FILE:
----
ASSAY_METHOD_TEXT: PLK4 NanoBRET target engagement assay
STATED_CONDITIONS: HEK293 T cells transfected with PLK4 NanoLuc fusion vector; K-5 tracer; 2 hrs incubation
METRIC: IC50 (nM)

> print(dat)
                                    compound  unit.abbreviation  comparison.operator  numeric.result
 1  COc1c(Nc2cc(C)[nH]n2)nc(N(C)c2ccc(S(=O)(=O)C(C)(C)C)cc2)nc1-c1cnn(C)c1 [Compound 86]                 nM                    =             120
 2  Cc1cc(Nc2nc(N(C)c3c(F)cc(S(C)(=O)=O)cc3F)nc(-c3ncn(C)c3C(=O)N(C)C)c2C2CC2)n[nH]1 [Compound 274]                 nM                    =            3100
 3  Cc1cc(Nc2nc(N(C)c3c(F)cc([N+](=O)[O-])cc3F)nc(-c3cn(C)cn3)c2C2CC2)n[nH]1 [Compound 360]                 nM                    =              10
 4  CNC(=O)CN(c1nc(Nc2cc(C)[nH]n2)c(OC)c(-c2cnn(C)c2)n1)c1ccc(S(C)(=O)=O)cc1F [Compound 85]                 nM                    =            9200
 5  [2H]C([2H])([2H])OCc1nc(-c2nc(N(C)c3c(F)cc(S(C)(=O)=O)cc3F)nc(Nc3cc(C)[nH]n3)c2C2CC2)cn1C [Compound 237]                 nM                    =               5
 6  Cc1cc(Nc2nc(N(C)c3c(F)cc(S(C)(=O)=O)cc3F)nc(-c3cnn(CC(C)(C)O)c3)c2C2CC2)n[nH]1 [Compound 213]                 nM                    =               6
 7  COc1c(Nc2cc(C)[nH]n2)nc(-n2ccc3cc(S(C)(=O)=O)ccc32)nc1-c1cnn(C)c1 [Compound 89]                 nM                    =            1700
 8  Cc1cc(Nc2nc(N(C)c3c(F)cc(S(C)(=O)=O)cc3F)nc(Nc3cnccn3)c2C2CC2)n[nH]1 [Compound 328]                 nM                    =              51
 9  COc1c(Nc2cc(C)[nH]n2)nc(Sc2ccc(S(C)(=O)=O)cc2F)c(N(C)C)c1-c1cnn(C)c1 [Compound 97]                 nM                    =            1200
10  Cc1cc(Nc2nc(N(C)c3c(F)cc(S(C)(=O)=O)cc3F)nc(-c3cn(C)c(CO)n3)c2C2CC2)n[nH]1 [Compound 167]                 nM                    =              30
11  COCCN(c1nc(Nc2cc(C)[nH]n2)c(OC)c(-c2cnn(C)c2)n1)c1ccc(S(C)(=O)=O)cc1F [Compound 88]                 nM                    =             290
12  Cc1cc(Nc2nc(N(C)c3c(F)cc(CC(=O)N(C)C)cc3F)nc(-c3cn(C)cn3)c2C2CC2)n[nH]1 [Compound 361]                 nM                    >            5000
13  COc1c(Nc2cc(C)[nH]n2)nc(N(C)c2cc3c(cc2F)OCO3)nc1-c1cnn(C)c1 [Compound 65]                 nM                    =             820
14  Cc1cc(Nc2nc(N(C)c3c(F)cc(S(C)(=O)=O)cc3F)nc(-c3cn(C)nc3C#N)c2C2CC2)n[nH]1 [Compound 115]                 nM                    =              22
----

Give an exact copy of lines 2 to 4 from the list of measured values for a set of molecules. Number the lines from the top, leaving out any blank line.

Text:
STATED_CONDITIONS: HEK293 T cells transfected with PLK4 NanoLuc fusion vector; K-5 tracer; 2 hrs incubation
METRIC: IC50 (nM)

> print(dat)